US national security officials incensed at the ability of suspects to ‘go dark’ because they are using the internet more than ordinary telephones are planning to get new security regulations passed that will allow them to “wiretap” the internet.
Federal law agents and national security officials are hoping Congress will pass a bill that will enable all communications – from encrypted email via BlackBerry, tweets on Twitter, video and voice calls on Skype and personal messages on Facebook – to be compliant with wiretap orders.
This is not too dissimilar to the controversial Data Retention legislation passed in Europe that obliges operators and ISPs to hold on to data for two to three years. In Ireland, the Communications (Retention of Data) Bill 2009 will enable a member of An Garda Síochána not below the rank of chief superintendent to instruct an internet service provider (ISP) to hand over data as part of a criminal investigation.
According to an article in this morning’s New York Times, a bill will be submitted next year to lawmakers by the Obama administration that will allow federal law agents and national security officers to intercept and unscramble encrypted messages.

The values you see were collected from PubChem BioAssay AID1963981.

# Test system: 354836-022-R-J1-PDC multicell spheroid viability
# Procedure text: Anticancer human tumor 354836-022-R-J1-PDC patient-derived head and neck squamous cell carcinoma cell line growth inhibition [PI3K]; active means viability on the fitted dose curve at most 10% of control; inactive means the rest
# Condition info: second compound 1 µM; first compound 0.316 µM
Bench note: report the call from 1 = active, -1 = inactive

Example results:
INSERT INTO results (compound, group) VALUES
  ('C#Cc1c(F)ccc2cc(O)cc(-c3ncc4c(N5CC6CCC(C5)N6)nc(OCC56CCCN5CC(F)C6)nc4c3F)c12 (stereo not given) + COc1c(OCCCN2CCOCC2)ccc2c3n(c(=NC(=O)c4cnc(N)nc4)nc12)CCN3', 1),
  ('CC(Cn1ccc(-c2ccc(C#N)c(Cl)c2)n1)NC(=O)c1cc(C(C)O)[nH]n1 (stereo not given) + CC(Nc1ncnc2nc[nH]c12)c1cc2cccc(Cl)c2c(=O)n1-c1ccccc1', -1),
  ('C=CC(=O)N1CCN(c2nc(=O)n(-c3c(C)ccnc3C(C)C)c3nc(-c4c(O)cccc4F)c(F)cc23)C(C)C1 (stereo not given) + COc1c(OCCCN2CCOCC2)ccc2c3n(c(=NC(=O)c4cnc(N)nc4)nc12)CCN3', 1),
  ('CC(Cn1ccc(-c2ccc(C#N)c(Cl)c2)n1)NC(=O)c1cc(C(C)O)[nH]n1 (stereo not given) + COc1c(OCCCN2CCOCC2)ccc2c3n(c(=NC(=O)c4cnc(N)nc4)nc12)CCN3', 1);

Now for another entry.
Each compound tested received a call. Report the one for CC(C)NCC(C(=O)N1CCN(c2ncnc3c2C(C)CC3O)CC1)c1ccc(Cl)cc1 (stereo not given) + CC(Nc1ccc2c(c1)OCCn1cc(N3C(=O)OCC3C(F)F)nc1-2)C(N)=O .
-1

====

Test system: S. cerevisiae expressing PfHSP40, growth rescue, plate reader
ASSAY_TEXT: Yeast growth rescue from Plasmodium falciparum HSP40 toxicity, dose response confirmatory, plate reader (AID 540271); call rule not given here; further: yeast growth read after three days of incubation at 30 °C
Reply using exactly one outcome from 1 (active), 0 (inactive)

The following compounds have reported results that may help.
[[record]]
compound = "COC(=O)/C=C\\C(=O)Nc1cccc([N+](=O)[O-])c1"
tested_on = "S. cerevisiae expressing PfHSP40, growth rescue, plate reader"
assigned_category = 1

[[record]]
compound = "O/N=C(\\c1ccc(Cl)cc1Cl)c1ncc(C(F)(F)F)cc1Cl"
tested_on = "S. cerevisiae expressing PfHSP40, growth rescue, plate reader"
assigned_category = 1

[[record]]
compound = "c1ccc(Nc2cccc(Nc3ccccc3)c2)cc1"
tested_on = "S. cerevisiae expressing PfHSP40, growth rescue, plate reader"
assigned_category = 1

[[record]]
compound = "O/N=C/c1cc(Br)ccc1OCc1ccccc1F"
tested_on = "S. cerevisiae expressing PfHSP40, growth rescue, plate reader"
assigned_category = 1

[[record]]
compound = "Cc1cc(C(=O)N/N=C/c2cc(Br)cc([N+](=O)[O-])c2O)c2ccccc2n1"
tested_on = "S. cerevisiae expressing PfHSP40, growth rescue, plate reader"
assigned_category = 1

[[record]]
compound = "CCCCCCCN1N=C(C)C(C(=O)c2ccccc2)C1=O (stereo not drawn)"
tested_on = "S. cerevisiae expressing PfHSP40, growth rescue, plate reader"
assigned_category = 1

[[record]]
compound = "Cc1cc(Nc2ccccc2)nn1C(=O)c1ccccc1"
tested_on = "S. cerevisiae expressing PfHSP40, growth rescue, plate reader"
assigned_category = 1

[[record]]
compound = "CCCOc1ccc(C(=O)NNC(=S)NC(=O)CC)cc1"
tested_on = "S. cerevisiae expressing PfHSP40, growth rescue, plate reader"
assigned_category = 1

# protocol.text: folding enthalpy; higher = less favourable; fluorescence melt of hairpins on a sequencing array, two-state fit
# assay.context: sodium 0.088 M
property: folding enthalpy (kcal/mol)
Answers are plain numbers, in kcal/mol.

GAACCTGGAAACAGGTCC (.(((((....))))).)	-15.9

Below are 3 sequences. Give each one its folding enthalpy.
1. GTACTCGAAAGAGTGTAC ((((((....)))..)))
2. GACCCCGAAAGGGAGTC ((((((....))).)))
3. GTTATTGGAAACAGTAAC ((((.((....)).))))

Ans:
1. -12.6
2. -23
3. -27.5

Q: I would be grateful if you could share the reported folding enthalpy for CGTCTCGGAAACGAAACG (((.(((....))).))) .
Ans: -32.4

Officials from the FBI and the National Security Agency have been concerned for years that changing communications technology is damaging their ability to conduct surveillance.
Existing wiretap technology allows agents to intercept signals on traditional telecoms networks but they hit a brick wall when it comes to encrypted messages.
However, the debate is set to get very controversial when it comes to services like encrypted emails on BlackBerry devices from Canadian manufacturer Research In Motion. The recent battles between RIM and countries like United Arab Emirates could be a sideshow or skirmish compared to the storm that could erupt if the US passes legislation to wiretap BlackBerry users.
The security officials have strong reasons for pushing for this legislation. An investigation into a drugs cartel was stymied because drug smugglers used peer-to-peer software.
The FBI has allocated US$9m to a “Going Dark” programme in its 2010 budget to boost its electronic surveillance capabilities.
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